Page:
Former U.S. Secretary of State Hillary Rodham Clinton speaks to a crowd in Saskatoon, Saskatchewan on Wednesday, Jan. 21, 2015. (AP Photo/The Canadian Press, Liam Richards)
FEB. 4, 2015 — It is commonly believed that the path to the White House travels through big swing states such as Florida, Ohio and Pennsylvania. If so, former Secretary of State and First Lady Hillary Clinton is in strong shape less than two years before the next presidential vote.
Quinnipiac University went into the field to test the general electorates in these three critical places and found Clinton doing very well against the tested Republican candidates. The results, though too early to be a relevant predictor of any actual voting trend in November of 2016, provide us at least two important indicators.
First, the poll tells us that Clinton’s early low-key approach to this campaign is working. She has deliberately delayed forming a presidential committee, and kept a very low public profile. The Q-Poll results tell us that, so far, such a strategic move is paying dividends. Continue reading >
It was a surprising Friday. As we are now well aware, Mitt Romney’s conference call with key supporters was not to “fire up the base” for another presidential run but rather to inform his listeners that he will not pursue the White House for a third time. As expected, much speculation is occurring as to how this development affects the remaining GOP presidential aspirants.
Many believe that the greatest beneficiary of Romney’s departure is former Florida governor, Jeb Bush; the impending battle between these two principals was commonly labeled as a fight for the heart of the Republican establishment. But, that may not be so readily apparent. Reports show that Romney, on the night of his announcement, actually met with New Jersey Gov. Chris Christie and not Bush. Though it is not known what Romney and Christie specifically discussed Friday evening, it is near certain that the conversation was not about helping Bush.
Romney’s decision not to run is likely a positive one for the former Massachusetts governor and Republican presidential nominee, himself. Though leading in virtually every early GOP poll, Romney’s margin was far below what one would expect for a reigning presidential nominee. In most surveys, he never broke even 30 percent, meaning seven out of every 10 Republicans polled were consistently choosing someone other than Romney. Continue reading >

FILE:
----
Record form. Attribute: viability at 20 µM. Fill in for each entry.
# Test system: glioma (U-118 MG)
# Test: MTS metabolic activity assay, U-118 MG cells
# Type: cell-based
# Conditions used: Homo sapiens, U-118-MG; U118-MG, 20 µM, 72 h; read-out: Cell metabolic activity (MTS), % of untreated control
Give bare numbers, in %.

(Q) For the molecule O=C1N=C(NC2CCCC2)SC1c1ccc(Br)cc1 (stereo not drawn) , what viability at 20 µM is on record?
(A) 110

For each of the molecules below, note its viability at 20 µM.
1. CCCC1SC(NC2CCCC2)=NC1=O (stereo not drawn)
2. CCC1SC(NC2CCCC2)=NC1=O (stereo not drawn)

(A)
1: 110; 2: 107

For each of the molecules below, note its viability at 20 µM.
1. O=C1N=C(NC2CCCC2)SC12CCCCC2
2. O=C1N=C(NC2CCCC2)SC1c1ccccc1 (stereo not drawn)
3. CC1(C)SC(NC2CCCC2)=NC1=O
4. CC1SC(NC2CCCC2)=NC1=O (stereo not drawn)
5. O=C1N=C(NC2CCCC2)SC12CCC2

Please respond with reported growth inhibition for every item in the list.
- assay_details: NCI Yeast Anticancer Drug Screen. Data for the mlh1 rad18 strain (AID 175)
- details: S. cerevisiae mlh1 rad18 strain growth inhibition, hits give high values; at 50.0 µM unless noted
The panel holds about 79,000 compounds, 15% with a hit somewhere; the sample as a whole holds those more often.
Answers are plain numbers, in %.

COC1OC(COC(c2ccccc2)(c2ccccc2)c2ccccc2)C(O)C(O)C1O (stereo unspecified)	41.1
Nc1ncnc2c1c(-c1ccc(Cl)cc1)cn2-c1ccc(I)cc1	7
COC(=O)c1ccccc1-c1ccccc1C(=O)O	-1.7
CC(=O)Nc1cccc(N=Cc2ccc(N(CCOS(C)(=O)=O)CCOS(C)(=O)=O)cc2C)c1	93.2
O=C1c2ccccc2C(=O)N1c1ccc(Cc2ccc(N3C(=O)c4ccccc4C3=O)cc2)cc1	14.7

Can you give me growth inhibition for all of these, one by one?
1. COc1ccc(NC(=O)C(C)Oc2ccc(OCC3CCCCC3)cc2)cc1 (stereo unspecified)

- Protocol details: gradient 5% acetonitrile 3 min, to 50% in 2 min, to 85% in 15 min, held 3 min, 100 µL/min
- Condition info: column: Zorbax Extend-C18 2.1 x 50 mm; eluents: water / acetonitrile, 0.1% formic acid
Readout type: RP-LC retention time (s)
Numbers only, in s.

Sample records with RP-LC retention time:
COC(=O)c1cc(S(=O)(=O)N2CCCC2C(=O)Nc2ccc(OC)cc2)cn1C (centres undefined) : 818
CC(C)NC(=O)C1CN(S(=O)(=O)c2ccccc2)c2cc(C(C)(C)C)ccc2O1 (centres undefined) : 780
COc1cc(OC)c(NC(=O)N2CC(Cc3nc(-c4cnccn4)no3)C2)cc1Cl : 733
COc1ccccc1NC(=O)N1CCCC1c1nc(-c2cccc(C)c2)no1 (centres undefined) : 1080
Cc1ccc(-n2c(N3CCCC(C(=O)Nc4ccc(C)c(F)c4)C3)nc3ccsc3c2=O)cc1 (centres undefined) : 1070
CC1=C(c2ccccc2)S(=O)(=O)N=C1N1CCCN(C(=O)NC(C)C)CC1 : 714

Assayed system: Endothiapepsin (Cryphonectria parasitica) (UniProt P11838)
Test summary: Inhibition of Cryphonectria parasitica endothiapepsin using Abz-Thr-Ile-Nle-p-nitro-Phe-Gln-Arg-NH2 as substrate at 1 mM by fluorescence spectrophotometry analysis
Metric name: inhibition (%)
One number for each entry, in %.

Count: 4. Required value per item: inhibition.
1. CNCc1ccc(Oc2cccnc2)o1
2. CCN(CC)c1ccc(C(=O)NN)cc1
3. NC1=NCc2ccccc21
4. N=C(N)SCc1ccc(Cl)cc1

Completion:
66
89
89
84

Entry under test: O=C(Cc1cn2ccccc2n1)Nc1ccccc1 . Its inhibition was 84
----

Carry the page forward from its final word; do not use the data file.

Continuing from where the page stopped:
Wisconsin’s Gov. Scott Walker (R) appears to be the first unofficial national candidate to release a video promoting what looks to be the underpinnings of a 2016 presidential campaign; and, the piece is not your typical soft bio ad.
Gov. Walker’s affiliated “Our American Revival” political organization is promoting a two-minute film that challenges President Obama and presumed Democratic nominee Hillary Clinton. The attack message also appears to include the Republican congressional leadership when railing Continue reading >
It appears continuing the new-found Senate majority could well turn on the 2016 presidential election, and that puts Republicans in a precarious position.
When the GOP captured the Senate in 2014, much was made that their fledgling majority could be short-lived. Seeing that 24 of the 34 in-cycle 2016 seats are Republican-held means that Democrats need a minimum net conversion of only four states to re-claim control. That is, if the Ds – presumably in the person of former Secretary of State and First Lady Hillary Clinton – hold the White House upon President Obama’s exit. Otherwise, they would need to gain five.
In looking at the Senate players for the coming campaign we see not only a Republican Party forced to protect two dozen seats, but 10of those 24 can already be considered as highly competitive complete with a pair (IL-Kirk; WI-Johnson) in the toss-up category.
Of the vulnerable 10 states, seven (Arizona-McCain; Florida-Rubio, New Hampshire-Ayotte, North Carolina-Burr, Ohio-Portman, Pennsylvania-Toomey and Wisconsin-Johnson) are high-level presidential campaign targets. Likely putting the Republicans in even greater peril for the next election, President Obama twice Continue reading >
Almost everyday now, a new individual is mentioned as someone considering a potential run for president in 2016. The latest to be attracting some attention are two big state Republican governors both named Rick. Florida Gov. Rick Scott and Michigan state chief executive Rick Snyder are reportedly floating national trial balloons, testing whether they might be viable GOP presidential candidates next year.
Though both are clearly considered long shot candidates at best, they do have several key obvious positives. First, they are governors, which has historically been the best office from which to successfully run for the White House. Second, if either were to capture the nomination, their home states should give them a key boost on the general election map, particularly in Gov. Scott’s case because a Republican realistically cannot win a presidential election without carrying Florida. Third, both have a fundraising base that could quickly reach national proportions.
But, both Scott and Snyder also possess clear negatives. Though they won re-election to a second term last month in their respective competitive states, neither did so impressively. Florida being the quintessential swing domain always yields a close race, but Scott’s 48-47 percent victory margin, virtually identical to his 49-48 percent win four years ago over then-Florida Chief Financial Officer Alex Sink (D), should have been stronger against an opponent Continue reading >